Workflows executing other parallel workflows: A practical guide


There are numerous scenarios where you might want to execute tasks in parallel. One common use case involves dividing data into batches, processing each batch in parallel, and combining the results in the end. This approach not only enhances the speed of the overall processing but it also allows for easier error detection in smaller tasks.

On the other hand, setting up parallel tasks, monitoring them, handling errors in each task, and combining the results in the end is not trivial. Thankfully, Google Cloud’s Workflows can help. In this post, we will explore how you can use a parent workflow to set up and execute parallel child workflows.

Let’s get started!

Setting up the child workflow

To begin, let’s create a child workflow that will serve as the foundation for our parallel execution.

The child workflow receives arguments from the parent workflow. In our example, we’ll use a simple iteration integer, but in real-world scenarios, it could represent a data chunk passed from the parent workflow.

  params: [args]
    - init:
          - iteration : ${args.iteration}

The child workflow starts performing some work. In this example, it simply waits 10 seconds to simulate doing some work.

- wait:
    call: sys.sleep
        seconds: 10

Afterwards, it returns the result or failure of the work. In this case, it just uses whether the iteration is even or odd to simulate success and failure:

- check_iteration_even_or_odd:
          - condition: ${iteration % 2 == 0}
            next: raise_error
    - return_message:
        return: ${"Hello world"+iteration}
    - raise_error:
        raise: ${"Error with iteration "+iteration}

You can see the full definition in the workflow-child.yaml file. Deploy the child workflow:

gcloud workflows deploy workflow-child --source=workflow-child.yaml

Setting up the parent workflow

Now, let’s create the parent workflow, which orchestrates the parallel execution of the child workflows. The parent workflow starts by initializing a map to store the results of successful and failed executions.

    - init:
          - execution_results: {} # results from each execution
          - execution_results.success: {} # successful executions saved under 'success' key
          - execution_results.failure: {} # failed executions saved under 'failure' key

Next, the parent workflow employs a parallel for-loop to execute the child workflows with data chunks. In our example, we pass integers from 1 to 4 to simulate data. As each iteration is independent, we parallelize them using the parallel keyword. Note that each for-loop iteration spins up a thread and the for-loop is not waiting for a response before proceeding with the next iteration.

- execute_child_workflows:
        shared: [execution_results]
          value: iteration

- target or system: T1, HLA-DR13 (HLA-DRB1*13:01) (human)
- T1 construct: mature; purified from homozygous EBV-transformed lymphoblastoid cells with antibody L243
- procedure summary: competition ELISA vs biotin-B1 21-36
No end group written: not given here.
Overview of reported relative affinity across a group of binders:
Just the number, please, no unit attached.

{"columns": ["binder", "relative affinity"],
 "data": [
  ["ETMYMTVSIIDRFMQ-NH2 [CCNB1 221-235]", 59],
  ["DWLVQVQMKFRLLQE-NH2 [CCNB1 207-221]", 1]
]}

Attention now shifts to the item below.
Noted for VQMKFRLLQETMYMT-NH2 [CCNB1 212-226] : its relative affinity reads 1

in: [1, 2, 3, 4]
            - iterate:

Within each iteration, the child workflow is executed with the iteration argument. The parent workflow then waits for the success or failure of the child workflow execution and captures the results/failures in the map.

    - execute_child_workflow:
            workflow_id: workflow-child
            #location: ...
            #project_id: ...
            iteration: ${iteration}
        result: execution_result
    - save_successful_execution:
            - execution_results.success[string(iteration)]: ${execution_result}
    as: e
        - save_failed_execution:
            - execution_results.failure[string(iteration)]: ${e}

Finally, the parent workflow returns the results/failures map.

- return_execution_results:
        return: ${execution_results}

You can see the full definition in workflow-parent.yaml file. Deploy the parent workflow:

gcloud workflows deploy workflow-parent --source=workflow-parent.yaml

Execute the workflow

With both workflows deployed, it’s time to execute the parent workflow:

gcloud workflows run workflow-parent

As the parent workflow runs, you will observe four parallel executions of the child workflow. Each child workflow represents a different batch of data being processed simultaneously.

Since they all run in parallel, after 10 seconds, you should see 2 of them succeeded and 2 failed:

The parent workflow displays the results of the successful executions:

And the errors of the failed executions:

At this point, the parent workflow has the option to retry the failed executions or proceed with the successful ones, depending on your requirements.


By dividing data into batches and executing them simultaneously, we can enhance overall processing speed and detect failures more easily in each execution. In this post, we explored how to implement parallel execution of workflows and combining the results using Google Cloud Workflows. 

Check out the following video on more information on parallel steps in Workflows:

And as always, feel free to contact me on Twitter @meteatamel for any questions or feedback.

See also